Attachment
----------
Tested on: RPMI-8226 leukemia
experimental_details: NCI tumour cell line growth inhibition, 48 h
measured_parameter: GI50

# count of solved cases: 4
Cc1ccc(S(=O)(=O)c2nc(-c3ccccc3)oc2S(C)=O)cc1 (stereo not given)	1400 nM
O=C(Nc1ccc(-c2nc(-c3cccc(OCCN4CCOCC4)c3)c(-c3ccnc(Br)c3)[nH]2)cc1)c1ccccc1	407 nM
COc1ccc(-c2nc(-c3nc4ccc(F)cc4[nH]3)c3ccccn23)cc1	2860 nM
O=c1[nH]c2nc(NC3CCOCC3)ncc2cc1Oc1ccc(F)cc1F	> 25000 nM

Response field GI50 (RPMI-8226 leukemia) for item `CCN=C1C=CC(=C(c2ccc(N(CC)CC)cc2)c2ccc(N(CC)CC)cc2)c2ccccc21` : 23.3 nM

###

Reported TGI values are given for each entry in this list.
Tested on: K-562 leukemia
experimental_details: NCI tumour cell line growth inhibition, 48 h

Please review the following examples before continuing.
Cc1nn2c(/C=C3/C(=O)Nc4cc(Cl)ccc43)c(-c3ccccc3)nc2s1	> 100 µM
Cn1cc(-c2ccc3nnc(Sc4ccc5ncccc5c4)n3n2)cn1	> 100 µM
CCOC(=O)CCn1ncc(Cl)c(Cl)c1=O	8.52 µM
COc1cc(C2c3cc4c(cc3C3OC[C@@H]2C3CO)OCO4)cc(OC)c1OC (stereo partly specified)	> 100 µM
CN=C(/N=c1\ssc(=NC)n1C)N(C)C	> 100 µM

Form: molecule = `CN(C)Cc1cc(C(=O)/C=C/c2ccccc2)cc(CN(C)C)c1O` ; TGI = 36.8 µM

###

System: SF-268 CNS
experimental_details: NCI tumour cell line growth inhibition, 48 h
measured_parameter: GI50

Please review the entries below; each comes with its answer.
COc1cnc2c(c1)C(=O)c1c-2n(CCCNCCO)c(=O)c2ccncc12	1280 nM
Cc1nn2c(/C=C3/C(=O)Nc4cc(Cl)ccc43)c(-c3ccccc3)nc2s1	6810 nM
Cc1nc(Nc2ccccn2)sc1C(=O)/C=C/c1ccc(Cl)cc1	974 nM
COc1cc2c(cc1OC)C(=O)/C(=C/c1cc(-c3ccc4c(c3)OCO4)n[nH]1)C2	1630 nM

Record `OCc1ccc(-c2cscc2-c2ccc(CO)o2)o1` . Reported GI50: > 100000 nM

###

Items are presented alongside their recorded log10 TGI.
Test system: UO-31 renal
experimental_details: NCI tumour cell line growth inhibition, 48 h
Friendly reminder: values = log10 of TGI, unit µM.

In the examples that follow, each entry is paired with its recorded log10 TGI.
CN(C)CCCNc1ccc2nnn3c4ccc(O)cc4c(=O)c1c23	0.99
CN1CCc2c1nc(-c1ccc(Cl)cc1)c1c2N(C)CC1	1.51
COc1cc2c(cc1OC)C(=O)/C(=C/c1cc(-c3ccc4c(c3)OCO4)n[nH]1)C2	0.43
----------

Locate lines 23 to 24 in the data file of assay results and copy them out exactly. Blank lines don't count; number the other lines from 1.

experimental_details: NCI tumour cell line growth inhibition, 48 h
measured_parameter: GI50